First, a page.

Latest research news

六月 26, 2002

Babies make eye contact in 48 hours
Two-day old babies have the ability to make eye contact and can sense when they are being looked at directly, according to a new study funded by the Medical Research Council. The report from an Anglo-Italian team appears to settle the argument over whether this powerful form of communication, one of the foundations of all social skills, is innate or learned. The study, conducted by researchers from the University of Padua and Birkbeck, University of London, is reported in the Proceedings of the National Academy of Sciences . (Daily Telegraph)

Crisis over cancer foods
Scientists will today hold an emergency meeting over the discovery that many cooked and processed foods contain a cancer-causing chemical. Experts have found "significant levels" of acrylamide in potatoes, crisps and breakfast cereals. The substance has been liked to cancer, nerve damage and infertility. In response, the World Health Organisation has convened unprecedented emergency talks to evaluate the research and decide what action to take.  (Daily Mail, Times)

Biological test may predict onset of severe 'baby blues'
The first biochemical "marker" that could help to predict which women will suffer from postnatal depression has been found by a team from the University of Tilburg in The Netherlands. (Times, Daily Telegraph, Independent)

Fears over natural resources shortfall
Demand for the earth's natural resources has been outstripping supply since the start of the 1980s, says a report in the Proceedings of the National Academy of Sciences by experts who include scientists from the World Conservation Monitoring Centre in Cambridge and Oxford University. (Daily Telegraph, Times, Independent)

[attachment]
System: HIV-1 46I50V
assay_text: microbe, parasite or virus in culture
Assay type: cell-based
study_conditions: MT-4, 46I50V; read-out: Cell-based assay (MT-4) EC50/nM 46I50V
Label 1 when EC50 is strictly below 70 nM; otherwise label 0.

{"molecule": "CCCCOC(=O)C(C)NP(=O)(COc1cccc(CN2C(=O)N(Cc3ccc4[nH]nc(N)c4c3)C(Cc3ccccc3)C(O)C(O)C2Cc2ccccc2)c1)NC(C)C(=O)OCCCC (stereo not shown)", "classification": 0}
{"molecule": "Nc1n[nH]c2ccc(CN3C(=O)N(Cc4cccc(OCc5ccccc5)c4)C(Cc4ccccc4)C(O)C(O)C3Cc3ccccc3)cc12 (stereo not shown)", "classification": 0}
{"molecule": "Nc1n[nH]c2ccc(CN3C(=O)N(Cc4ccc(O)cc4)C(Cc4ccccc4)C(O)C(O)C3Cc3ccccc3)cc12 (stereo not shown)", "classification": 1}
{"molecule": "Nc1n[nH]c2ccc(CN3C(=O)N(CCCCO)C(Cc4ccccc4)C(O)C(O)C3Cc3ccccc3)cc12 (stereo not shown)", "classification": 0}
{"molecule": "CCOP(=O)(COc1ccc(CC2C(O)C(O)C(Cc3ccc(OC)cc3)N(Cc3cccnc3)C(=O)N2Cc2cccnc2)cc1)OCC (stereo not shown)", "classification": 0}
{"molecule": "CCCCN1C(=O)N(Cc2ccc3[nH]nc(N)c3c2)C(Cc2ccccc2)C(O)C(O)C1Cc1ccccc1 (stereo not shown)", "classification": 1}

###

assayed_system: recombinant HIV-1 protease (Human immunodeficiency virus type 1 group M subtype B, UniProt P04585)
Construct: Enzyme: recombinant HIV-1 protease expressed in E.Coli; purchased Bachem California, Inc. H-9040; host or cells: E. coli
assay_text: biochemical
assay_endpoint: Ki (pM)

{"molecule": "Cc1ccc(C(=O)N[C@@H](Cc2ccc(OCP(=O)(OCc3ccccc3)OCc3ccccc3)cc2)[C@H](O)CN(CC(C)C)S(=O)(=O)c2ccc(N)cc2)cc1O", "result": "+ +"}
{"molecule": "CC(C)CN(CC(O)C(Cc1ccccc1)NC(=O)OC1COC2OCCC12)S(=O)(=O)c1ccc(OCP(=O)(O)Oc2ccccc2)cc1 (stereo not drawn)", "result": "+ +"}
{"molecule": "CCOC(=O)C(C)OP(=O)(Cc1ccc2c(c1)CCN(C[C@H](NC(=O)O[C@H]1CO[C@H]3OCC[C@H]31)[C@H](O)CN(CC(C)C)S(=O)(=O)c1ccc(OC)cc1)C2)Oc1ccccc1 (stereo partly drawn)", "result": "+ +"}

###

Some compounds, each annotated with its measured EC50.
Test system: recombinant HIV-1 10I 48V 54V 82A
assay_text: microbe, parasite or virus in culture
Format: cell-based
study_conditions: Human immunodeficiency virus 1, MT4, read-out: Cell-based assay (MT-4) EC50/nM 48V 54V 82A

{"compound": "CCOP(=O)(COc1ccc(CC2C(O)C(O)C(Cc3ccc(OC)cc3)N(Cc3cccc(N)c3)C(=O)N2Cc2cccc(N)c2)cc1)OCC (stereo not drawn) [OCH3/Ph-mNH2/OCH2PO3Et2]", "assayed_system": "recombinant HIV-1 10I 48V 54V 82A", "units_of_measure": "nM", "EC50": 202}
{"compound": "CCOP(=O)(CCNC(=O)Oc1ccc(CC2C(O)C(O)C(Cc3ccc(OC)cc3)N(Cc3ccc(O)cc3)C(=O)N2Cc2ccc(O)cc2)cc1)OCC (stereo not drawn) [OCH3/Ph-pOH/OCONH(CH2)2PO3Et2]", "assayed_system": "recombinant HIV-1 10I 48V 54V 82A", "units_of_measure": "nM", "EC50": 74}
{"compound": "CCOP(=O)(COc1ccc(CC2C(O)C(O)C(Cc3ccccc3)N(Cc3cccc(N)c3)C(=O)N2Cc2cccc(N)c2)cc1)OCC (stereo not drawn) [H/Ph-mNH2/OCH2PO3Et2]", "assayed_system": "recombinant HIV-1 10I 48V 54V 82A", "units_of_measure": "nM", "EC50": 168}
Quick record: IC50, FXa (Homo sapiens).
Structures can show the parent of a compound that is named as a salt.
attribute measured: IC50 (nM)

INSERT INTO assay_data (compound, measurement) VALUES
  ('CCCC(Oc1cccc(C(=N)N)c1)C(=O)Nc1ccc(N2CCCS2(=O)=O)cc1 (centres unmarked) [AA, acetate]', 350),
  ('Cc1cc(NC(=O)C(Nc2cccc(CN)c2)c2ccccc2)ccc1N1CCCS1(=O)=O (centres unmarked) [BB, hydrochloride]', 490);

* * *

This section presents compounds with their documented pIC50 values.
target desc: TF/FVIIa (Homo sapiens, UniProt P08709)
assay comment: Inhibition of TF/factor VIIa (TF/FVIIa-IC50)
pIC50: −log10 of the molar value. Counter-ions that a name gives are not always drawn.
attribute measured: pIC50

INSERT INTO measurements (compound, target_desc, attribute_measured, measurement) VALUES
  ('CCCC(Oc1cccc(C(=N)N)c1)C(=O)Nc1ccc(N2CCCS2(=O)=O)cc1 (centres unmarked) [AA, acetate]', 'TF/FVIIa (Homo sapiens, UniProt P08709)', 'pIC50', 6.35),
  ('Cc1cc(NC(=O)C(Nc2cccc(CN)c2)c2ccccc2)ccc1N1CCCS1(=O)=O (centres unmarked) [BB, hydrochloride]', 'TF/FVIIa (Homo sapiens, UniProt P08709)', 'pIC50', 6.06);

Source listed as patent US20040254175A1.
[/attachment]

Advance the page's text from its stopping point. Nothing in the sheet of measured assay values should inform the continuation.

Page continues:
Cases of skin cancer in men treble in 20 years
Cases of skin cancer among men have trebled in the past two decades, according to new research by Glasgow University's department of dermatology. (Independent, Daily Telegraph, Daily Mail)

How lack of exercise can beat anorexia
Scientists claim to have found a way to treat anorexia and bulimia, the eating disorders that blight many women's lives. A combination of measured food portions and enforced lack of exercise helped 14 out of 16 patients in just over a year of therapy, a study at Huddinge, Sweden, found. (Daily Mail)

IVF could save wombat
Australian researchers have teamed up with an IVF clinic to try to halt the extinction of one of the world's most endangered species, the northern hairy-nosed wombat. (Daily Telegraph)

Immunity to TB gets a boost
Tiny pieces of bacteria blended to form an edible vaccine may help boost waning immunity to tuberculosis, according to new research. A boost to TB immunity could be crucial. The World Health Organization predicts 100 million new cases of tuberculosis in the next 50 years - many of them among adults. (Nature)

Going against the flow
Physicists have devised a way to dodge one of the most fundamental laws of nature: the fact that heat flows only from hot to cold. At face value, it implies they have invented a never-ending source of energy. Well they haven't - but it could provide a method for carrying out unheard-of chemical reactions. (Nature)

3D maps show brain gene activity
A rapid way to create a 3D map of the brain's genetic activity should help researchers pinpoint the neurological underpinnings of autism, schizophrenia and other brain disorders. Desmond Smith of the University of California, Los Angeles, and his colleagues developed the technique called "voxelation" to study Parkinson's disease in a mouse model. The team found that one group of genes shifted their activity away from the striatum - a region known to be highly disrupted by Parkinson's disease. (New Scientist)

Microsoft plans to toughen up computers
The first blueprints for a Microsoft personal computer system built around security and data-protection have been revealed. Future versions of the Windows operating system will be designed to run only digitally signed code, to stop hackers uploading malicious programs and to prevent computer viruses from spreading. The system will also secure documents using encryption, and authenticate users and companies to each other via the internet through public key cryptography. The company's software designers say the system should even automatically bin unwanted email, or "spam". (New Scientist)



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